The truth about being an artist

Pauline Le Pichon
11 min readMay 7, 2021


During the last lockdown, I found myself reflecting on my artistic career,
the uncertainty since the beginning of the pandemic, and the good and bad things about being an artist.

If someone had told me 20 years ago that I’d become an artist,
I would have just laughed. Me? An artist? No way!
I got interested in photography very late.
It started when I was in high school and before that, my interest in art was very limited. My first memory of art was when my parents took me to an art museum. I was maybe 10 years old and I remember finding the works on display very boring. In fact, I just wanted to get out of the museum (and now I go to this museum at least 3 times a year).
I also remember that when I was in elementary school, I liked to put on shows in my bedroom. I remember putting posters on my bedroom door, saying that I was going to sing and dance. And probably too afraid that my family would show up, I cancelled my shows every time (haha).

And here I am now: 33 years old and I’m an artist.

Since I’ve been an artist,I’ve noticed that they’re mainly two types of views on artists: those who envy and are fascinated by them (and who may think it’s “easy” to be an artist), and those who think artists are lazy and useless for our society.
Well, guess what? Both views are unfounded.
Being an artist is often difficult, but being an artist/making art is useful to society (just think of how the lockdowns proved it) and therefore it takes a lot of work.

I wanted to share my experience with you. The pros and cons of being an artist.
If you’re an artist or want to become one, please feel free to share your opinion with me and the others readers, in the comments.
Before I start talking about my experience, I want to make it clear that this article isn’t a complaint. Nobody forced me to become an artist. I became one because I wanted to. Just consider my article as a mixture of my point of view and advice.
Also, keep in mind that it’s just my opinion and that other artists certainly have different experiences.

Well… The first thing you need to know is that… being an artist is really difficult (it’s a huge surprise, isn’t it?!)

There are many reasons why it’s difficult and the first one I think of
is the financial one.

  • Money is necessary

Unless you’re rich and/or your art sells (very well) from the start of your career, you have to be very careful how you manage your money and how you can earn it. Because being an artist means spending a lot of money and often earning very little.
As I’m a photographer, I spend a lot of money on equipment (computer, external hard drives, camera, lenses, tripod, etc.) and production (printings, framings). I‘m talking about my experience but I think the same is true for videographers, painters, illustrators, etc.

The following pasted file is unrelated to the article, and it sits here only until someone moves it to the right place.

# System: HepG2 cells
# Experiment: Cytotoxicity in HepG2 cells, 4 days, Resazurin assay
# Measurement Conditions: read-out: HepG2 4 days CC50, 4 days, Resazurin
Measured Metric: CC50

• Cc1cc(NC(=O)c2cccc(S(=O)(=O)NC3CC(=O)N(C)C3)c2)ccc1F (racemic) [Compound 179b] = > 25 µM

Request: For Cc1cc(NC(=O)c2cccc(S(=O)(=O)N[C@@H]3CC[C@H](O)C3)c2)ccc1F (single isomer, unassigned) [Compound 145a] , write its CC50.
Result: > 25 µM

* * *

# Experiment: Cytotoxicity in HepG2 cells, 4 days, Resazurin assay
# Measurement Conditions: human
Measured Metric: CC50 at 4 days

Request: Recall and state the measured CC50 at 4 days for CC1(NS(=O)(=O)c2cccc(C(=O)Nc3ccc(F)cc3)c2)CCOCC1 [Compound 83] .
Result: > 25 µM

On top of that, I also made the mistake of spending money, for several years, on open calls. Many open calls require artists to pay a fee to submit their applications. Those fees are non-refundable and they don’t guarantee that you’ll be selected. You should therefore avoid them at all costs!
The art world can be a devious one where some people don’t hesitate to ask penniless artists to pay large sums of money just to send an application / just to exhibit in a small unknown show / just to be published in an unknown magazine and you can’t be sure that it will boost your career. So you have to be really careful.
You also have to take into account the extra costs: insurance, charges, non-reimbursed travel, shipping, etc. So yes, being an artist means spending a lot of money.
If you manage to sell your work regularly, that’s perfect.
But it’s not always the case.
So there are several possibilities for you. For example, you can do artist residencies and get paid. It’s a very good option, but don’t forget that you need to be selected first. You can also do day jobs which will allow you to finance your artistic career.
In my case, I’m also a freelance photographer. Don’t get me wrong, I don’t see it as a day job. I love doing commissions for people and responding carefully to their requests, and I think that my work as an artist and my work as a freelance photographer feed off each other. It’s definitely not about the money. I really enjoy that and it’s one of my main jobs.
On top of that, I sometimes have day jobs. For example, I sometimes work as an extra in films and series. And all of my jobs help me a lot in my artistic career.
The financial aspect is absolutely not negligible when you’re an artist.
It’s a very important concern and, even the people around you talk about it.
I can’t count the number of times I’ve been asked if I make a living from my work. I understand the concern of some people (like my parents) but I’m so tired of it: my money is only for me, I don’t share my bank account with other people.